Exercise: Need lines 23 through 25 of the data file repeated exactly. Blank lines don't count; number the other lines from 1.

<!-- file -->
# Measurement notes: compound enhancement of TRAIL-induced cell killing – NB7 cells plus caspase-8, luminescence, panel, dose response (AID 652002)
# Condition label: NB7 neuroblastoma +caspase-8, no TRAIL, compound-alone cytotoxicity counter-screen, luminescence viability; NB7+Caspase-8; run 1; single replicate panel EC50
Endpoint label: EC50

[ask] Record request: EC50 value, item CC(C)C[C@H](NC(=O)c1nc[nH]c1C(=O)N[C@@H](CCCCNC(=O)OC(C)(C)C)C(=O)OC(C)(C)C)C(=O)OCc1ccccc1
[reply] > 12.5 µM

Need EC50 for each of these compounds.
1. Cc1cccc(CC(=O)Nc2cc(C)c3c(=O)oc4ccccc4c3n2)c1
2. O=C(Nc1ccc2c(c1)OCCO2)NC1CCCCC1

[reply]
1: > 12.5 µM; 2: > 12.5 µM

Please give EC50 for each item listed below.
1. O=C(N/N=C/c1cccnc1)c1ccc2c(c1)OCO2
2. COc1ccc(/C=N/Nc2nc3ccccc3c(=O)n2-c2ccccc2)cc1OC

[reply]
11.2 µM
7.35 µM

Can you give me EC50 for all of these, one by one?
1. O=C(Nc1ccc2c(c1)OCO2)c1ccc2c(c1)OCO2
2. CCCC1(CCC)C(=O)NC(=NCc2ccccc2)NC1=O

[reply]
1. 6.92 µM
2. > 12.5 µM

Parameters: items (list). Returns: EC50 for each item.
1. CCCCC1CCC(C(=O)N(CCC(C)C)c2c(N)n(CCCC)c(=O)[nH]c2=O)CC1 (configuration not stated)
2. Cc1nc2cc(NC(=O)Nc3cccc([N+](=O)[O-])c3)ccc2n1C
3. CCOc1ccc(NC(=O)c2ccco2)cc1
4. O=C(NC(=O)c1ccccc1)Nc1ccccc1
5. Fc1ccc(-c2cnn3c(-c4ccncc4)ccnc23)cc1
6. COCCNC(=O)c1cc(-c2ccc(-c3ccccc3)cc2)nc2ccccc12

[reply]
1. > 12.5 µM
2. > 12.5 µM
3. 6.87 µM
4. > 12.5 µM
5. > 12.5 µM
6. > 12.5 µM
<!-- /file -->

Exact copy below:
Parameters: items (list). Returns: EC50 for each item.
1. CCCCC1CCC(C(=O)N(CCC(C)C)c2c(N)n(CCCC)c(=O)[nH]c2=O)CC1 (configuration not stated)
2. Cc1nc2cc(NC(=O)Nc3cccc([N+](=O)[O-])c3)ccc2n1C